When an unbaptized publisher makes known to the elders his desire to be baptized he should be encouraged to read carefully the "Questions for Those Desiring to be Baptized" found on pages 183 - 215 [Our note: this is a total of 104 questions]... the prospective baptism candidate may use his personal notes made on a separate sheet of paper and may have this book open during the discussions... The presiding overseer [now called the Coordinator of Elders] should be informed of the person's desire to be baptized... the presiding overseer will make arrangements for some of the elders to have discussions based on that material... Usually it is best to review questions with each baptism candidate individually, not in a group. By having each candidate comment on every question, the elders will get a clear picture of his depth of understanding, leaving no doubt as to whether he is ready for baptism or not... A husband and wife may be interviewed together... The elders will make sure that a person to be baptized has acquired a reasonable understanding of basic Bible teachings... If the person does not understand primary Bible teachings, the elders will arrange for him to receive the necessary personal assistance so as to qualify for baptism at a later time.(Organized to do Jehovah's Will, 2005, pp. 217-218)



According to the Watchtower Society, the act of Baptism symbolizes one's dedication to Jehovah. A person is not considered to be a Jehovah's Witness until he or she undergoes their denominational baptism:

It is the baptism itself that publicly identifies you as a person who has made a dedication to God and is now one of Jehovah’s Witnesses. Baptism candidates are fully immersed in water to show publicly that they have made a dedication to Jehovah. (What Does the Bible Really Teach?, 2005, p.182, para. 22)

...baptism is not a mere bath. It is a symbol of something very important. Going beneath the water symbolizes that you have died to your former life course. Being raised up out of the water indicates that you are now alive to do the will of God. Remember, too, that you have made a dedication to Jehovah God himself, not to a work, a cause, other humans, or an organization. (What Does the Bible Really Teach? 2005, pp.182-183, para. 24)

According to the Watchtower Society, baptism symbolizes one's dedication to God because immediately after Jesus was baptized He dedicated Himself to God:

To be among those who enjoy that precious relationship with God, one must make a dedication to Jehovah and symbolize it publicly by water baptism. This is in obedience to Jesus’ direct command to his disciples: “Go therefore and make disciples of people of all the nations, baptizing them in the name of the Father and of the Son and of the holy spirit, teaching them to observe all the things I have commanded you (The Watchtower, April 1, 2006, pp.21-22, para.3)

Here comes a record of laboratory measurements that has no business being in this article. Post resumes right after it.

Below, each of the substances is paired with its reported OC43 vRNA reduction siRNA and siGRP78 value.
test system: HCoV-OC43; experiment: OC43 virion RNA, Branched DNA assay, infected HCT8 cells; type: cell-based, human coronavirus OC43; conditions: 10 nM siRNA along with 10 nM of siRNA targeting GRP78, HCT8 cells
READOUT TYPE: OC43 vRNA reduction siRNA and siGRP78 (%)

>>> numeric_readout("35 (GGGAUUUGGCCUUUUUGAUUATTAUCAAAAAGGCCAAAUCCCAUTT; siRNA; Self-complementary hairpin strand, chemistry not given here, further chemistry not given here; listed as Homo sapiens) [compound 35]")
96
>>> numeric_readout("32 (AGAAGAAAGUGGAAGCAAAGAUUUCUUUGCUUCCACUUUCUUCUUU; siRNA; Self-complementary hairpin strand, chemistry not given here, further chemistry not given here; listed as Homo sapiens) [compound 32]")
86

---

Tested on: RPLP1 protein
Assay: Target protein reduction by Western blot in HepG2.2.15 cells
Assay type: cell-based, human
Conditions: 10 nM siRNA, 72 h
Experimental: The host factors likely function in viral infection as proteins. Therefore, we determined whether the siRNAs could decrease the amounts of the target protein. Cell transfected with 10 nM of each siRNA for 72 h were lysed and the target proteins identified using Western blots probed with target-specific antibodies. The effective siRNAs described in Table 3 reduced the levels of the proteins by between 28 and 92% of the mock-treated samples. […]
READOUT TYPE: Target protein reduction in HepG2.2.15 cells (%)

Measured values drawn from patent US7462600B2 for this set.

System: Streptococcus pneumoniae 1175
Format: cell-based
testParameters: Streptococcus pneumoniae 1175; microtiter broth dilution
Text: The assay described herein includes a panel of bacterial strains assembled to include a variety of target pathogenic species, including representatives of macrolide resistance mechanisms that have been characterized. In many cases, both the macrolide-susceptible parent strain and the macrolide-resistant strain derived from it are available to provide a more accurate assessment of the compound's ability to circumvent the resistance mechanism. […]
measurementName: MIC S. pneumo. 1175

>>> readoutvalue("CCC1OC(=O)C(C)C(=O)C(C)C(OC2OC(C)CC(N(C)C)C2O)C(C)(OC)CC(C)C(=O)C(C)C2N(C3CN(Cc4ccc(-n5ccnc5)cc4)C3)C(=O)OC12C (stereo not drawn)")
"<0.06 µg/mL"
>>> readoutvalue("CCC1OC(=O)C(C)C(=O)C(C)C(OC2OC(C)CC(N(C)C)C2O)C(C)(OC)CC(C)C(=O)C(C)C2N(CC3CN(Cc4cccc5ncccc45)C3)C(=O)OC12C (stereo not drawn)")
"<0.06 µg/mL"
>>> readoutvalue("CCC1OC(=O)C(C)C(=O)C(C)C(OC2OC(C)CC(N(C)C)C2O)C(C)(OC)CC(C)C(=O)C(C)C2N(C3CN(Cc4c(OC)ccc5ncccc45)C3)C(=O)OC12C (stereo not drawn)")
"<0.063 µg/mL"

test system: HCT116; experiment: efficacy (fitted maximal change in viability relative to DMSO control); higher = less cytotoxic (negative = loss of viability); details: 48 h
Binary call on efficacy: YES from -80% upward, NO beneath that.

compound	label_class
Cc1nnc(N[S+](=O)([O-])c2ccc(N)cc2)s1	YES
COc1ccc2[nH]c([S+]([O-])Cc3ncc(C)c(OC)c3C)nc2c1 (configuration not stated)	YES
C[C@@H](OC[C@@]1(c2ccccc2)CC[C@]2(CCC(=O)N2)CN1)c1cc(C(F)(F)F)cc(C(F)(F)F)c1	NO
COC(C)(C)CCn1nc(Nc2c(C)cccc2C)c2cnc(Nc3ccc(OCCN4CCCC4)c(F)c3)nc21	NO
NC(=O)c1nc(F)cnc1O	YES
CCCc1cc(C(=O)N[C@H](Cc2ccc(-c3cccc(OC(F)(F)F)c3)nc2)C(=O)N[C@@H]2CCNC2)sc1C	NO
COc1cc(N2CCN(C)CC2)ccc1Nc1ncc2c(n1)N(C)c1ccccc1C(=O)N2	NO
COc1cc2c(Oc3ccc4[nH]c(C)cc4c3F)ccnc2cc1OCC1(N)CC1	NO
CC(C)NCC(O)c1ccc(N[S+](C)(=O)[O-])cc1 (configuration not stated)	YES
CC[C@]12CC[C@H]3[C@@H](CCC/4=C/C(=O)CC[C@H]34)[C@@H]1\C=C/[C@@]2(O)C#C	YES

Just before starting his work as the Messiah, he presented himself to John the Baptizer for baptism. Why did Jesus take that step? “I have come down from heaven to do, not my will,” he later said, “but the will of him that sent me.” (John 6:38) To symbolize his presentation of himself to carry out his Father’s will, Jesus was baptized. (The Watchtower, May 15, 2008, p.18, para. 7).

Baptisms which have been performed under a different denomination are not viewed as valid in the Watcthower Society's point of view. Therefore, if you were previously baptized in a church of Christendom, you will still need to undergo a Jehovah's Witness baptism in order to become a legitimate member of their denomination:

Often the question is asked whether one baptized previously in a ceremony performed by some other religious group should again be baptized when coming to an accurate knowledge of the truth and making a dedication to Jehovah. Because of what has been already said, now there is compelling reason for also saying, Yes, one must be baptized again. Obviously, by any of such religious systems one was never in reality baptized “in the name of the Father and of the Son and of the holy spirit,” because had he been so baptized he would have appreciated the authority and office of such true Higher Powers. And if previously dedicated to Jehovah, the individual would have separated himself from such God-dishonoring Babylonish systems even before letting them baptize him. So the act of being baptized is not the important thing, but, rather, that which the act symbolizes is the element of importance. (The Watchtower, July 1, 1956, p.406, para. 14).


Normally, baptisms are peformed at Jehovah's Witness conventions as well as assemblies (which are more localized versions of conventions). At the end of the baptismal talk (sermon), the group of baptismal candidates are asked two particular questions:

1. On the basis of the sacrifice of Jesus Christ, have you repented of your sins and dedicated yourself to Jehovah to do his will?

2. Do you understand that your dedication and baptism identify you as one of Jehovah's Witnesses in association with God's spirit-directed organization?

After answering in the affirmative in unison, the group is dismissed to change into modest bathing attire and line up at the baptismal pool to await one's turn to be immersed.